NASA succesfully slams into an astroid moon in the name of planetary protection

The National Aeronautics and Space Administration’s Double Asteroid Redirection Test (DART) deliberately crashed into a rock on Monday, pushing it further into space.

This is the world’s first successful planetary defense technology demonstration.

The rock ‘Dimorphos’ has changed its course towards small moonlet orbiting a larger asteroid by the name of Didymos poses no harm to planet earth.

The DART mission was put into action yesterday 10 months after its official launch to test out new technologies that could be used to defend our planet against potential asteroid or comet hazards that may be detected in the future.

NASA’s official page live broadcasted the event from the DART space aircraft.

The mission team had members from the Jet Propulsion Laboratory (JPL) use their expertise in navigation, the precise location of the target, asteroid science, and Earth-to-spacecraft communications. 

The DART spacecraft was launched back in November 2021 and is the world’s first planetary defense test mission.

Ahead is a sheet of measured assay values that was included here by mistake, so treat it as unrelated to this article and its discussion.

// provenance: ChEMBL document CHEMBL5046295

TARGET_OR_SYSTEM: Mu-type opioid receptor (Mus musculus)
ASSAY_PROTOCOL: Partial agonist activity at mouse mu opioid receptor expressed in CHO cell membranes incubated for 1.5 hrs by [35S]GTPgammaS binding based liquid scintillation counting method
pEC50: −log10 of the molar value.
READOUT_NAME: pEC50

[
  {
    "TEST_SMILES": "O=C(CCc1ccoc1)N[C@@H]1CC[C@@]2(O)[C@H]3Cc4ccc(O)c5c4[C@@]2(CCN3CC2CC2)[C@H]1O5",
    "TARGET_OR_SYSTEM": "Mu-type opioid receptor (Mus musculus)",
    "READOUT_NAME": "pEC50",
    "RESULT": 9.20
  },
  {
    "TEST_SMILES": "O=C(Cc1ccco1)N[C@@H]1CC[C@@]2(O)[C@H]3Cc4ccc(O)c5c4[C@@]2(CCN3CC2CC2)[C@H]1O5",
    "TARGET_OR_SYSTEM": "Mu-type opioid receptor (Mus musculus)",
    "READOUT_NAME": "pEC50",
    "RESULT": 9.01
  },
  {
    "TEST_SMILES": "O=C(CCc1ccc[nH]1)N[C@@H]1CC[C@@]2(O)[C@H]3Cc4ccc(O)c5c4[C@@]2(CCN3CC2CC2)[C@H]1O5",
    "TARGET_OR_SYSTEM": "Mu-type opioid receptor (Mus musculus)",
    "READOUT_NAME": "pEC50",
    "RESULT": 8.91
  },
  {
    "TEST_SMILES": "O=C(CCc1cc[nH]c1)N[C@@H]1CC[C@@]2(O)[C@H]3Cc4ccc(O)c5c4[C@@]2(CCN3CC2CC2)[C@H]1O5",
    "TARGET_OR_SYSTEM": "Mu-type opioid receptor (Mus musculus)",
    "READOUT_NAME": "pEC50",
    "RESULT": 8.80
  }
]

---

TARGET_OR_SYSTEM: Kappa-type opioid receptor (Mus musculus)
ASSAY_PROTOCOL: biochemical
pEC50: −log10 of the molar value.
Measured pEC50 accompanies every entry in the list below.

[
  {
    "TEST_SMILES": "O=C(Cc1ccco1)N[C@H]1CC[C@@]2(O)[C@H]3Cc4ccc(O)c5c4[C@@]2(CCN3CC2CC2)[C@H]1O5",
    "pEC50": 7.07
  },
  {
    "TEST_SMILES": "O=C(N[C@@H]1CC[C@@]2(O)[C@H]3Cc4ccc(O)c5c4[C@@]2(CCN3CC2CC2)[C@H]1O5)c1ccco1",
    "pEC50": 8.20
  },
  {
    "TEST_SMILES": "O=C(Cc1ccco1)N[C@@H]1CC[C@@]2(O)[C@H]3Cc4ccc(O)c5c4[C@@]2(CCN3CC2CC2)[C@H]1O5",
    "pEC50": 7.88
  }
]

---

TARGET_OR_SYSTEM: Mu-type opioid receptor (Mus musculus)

It executed a kinetic impact into Dimorphos with resulted in a slight change in its motion in space. 

DART weighs about 600 kilograms.

Following the impact, the rock dust will be studied and data from many space telescopes will be analyzed to detail the specifics of the impact on Didymos.

“While not necessary for the DART mission to succeed, the pre-and post-impact images this small satellite’s two optical cameras LEIA (LICIACube Explorer Imaging for Asteroid) and LUKE (LICIACube Unit Key Explorer) will provide could benefit the scientific community for studies of near-Earth objects and aid in the interpretation of the DART results,” reported NASA’s official page.

Four years from now, it is expected that the European Space Agency’s Hera project will conduct detailed surveys of both Dimorphos and Didymos, with a particular focus on the crater left by DART’s collision and precise measurement of Dimorphos’ mass.

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